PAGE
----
About Steve Tupper

Stephen Force is the superhero alter ego of mild-mannered tech and aviation lawyer, commercial pilot (glider, with private privileges in ASEL, ASES, AMEL, IA, and DC-3 (SIC) type-rated), and Civil Air Patrol lieutenant colonel Steve Tupper. Steve writes, records, and brings you the inside story about everything that really matters in aviation. He's flown with the USAF Thunderbirds, he's and airshow performer and air boss, and he's one of only five pilots ever to earn a FAST card in the glider category. Follow Steve's ongoing quest to do all that is cool in aviation at www.airspeedonline.com or on Twitter as @StephenForce.

Team Fafner will Fly in the Inaugural IAC Hoover Class

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We’ve been keeping it under wraps for several months, but we just picked up Fafner from the shop at Cumberland Regional and we’re ready for the inaugural season of contests in the IAC’s Bob Hoover Class.

The Bob Hoover class is exclusively for GA aircraft certified under Part 23 with most aerobatic maneuvers prohibited by their AFM/POH. The class honors Bob Hoover, who was known for, among other things, flying aerobatics in airshows in a stock Shrike Commander. Hoovers fly the Primary Known (45 up, one turn spin, half Cuban, loop, acro turn, and slow roll), but are judged as a class separate from Primary.

Like Bob Hoover did for the Commander, we have to take Fafner off his Part 23 airworthiness certificate and put him on an Experimental/Exhibition certificate for the contests. The only actual mod that we made was an inverted fuel/oil system that’s permitted by the IAC rules. We don’t plan to spend much time inverted or without G on the airframe, but keeping the gas and the oil where the engine expects them to be is a good idea, especially if we have to fall out of a maneuver. I don’t mind unusual attitude recoveries, but I like to have the engine available once I’m back right-side-up. The inverted system is STC’ed so, when we want to put Fafner back on a standard certificate, it’s just an inspection. We’ll likely do that this fall after the contest season.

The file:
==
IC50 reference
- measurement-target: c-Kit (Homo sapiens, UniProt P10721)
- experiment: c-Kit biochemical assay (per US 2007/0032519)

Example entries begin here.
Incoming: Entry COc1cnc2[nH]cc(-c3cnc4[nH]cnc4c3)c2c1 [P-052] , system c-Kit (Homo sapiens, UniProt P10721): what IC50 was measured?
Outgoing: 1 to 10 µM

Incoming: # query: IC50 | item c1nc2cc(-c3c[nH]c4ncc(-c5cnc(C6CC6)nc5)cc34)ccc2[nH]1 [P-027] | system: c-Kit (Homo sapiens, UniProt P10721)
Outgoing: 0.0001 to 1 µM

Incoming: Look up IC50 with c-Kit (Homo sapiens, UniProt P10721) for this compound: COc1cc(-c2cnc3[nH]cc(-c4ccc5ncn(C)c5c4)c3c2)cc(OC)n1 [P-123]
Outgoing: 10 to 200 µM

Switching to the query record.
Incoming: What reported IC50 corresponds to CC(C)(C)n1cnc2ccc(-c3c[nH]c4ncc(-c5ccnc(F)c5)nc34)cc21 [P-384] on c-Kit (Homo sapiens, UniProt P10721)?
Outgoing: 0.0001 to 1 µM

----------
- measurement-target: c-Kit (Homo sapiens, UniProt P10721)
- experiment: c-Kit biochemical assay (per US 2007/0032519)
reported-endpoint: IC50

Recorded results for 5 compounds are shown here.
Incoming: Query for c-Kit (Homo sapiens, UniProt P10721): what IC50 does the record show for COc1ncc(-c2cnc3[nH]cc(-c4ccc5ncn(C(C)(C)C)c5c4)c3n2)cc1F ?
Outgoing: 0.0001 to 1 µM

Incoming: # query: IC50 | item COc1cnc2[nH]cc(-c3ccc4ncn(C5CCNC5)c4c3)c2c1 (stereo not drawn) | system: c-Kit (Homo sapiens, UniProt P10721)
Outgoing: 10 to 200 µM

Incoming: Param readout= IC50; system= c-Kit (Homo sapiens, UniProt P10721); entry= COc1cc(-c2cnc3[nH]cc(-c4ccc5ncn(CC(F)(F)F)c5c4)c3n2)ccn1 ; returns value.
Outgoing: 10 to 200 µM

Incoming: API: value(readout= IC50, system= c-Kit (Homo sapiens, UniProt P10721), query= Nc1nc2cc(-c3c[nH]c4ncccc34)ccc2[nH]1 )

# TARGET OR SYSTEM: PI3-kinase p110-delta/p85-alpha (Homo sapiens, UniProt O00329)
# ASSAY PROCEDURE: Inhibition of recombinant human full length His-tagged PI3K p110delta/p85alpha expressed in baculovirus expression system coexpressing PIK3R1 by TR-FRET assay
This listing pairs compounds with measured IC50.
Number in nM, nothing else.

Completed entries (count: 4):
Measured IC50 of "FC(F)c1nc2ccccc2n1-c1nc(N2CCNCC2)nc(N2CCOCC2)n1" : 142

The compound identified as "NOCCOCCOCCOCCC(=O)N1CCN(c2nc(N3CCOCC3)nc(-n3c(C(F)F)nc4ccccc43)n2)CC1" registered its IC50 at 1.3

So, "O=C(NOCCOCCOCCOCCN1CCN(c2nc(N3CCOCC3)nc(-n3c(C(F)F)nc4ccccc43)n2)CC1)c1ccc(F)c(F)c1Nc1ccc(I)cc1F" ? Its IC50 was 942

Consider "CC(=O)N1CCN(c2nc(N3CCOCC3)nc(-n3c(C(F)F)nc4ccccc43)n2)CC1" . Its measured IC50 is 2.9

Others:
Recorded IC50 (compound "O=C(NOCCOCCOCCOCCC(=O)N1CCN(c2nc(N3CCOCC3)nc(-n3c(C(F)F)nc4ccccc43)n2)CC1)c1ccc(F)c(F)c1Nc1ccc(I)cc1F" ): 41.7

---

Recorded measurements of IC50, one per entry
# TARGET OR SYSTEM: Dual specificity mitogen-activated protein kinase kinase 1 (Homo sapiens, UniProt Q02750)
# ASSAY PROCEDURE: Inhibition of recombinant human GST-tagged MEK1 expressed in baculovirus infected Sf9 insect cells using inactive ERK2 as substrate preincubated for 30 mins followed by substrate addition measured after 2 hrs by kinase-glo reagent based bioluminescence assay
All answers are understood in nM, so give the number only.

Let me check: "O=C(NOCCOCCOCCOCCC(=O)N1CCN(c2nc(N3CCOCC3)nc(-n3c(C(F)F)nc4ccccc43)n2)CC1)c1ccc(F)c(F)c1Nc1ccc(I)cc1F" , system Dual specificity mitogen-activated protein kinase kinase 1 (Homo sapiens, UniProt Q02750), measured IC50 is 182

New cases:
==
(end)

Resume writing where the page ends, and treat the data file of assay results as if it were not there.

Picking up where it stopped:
We’re going to have to get to the contests in short hops. With the STC’ed equipment, chutes, and our toothbrushes (and maybe just one toothbrush), we’ll only be able to carry 10 gal of gas. But that’ll be worth it. And the Tomahawk was made for this. It spins nicely and the entire weight and balance envelope is in the Utility category.

Other than that, we just need to get up in the practice area and get the maneuvers worked out. We’ll start up at 8,000 and then work it down to the 1,500 to 4,000 AGL acro box.

Watch for us at the Michigan Aerobatic Open at 3CM on 10 July, the Doug Yost Challenge at KSPW on 7 August, and the Yooper Looper at KSAW on 4 September. We’d fly more contests, but this is the inaugural year for the Hoover, there are very few competitors, and you have to have at least two competitors to fly for place. Based on several excited Zoom calls since January with other Hoovers, we’ll be going head to head with two Piper Archers and one C-172N. There’s no national championship contest for the Hoover Class yet, so no appearance in Salina, at least not as a competitor.


Downwind Dashes and Other Long-Distance Soaring with Tony Condon – Audio Episode Show Notes

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Tony Condon is as an ATP and corporate pilot who also serves as the president of the Kansas Soaring Association, headquartered at Sunflower Gliderport. We sat down and talked about long-distance cross-country soaring.


Gliders – From Hell to Namibia and Back Again with John Harte – Audio Episode Show Notes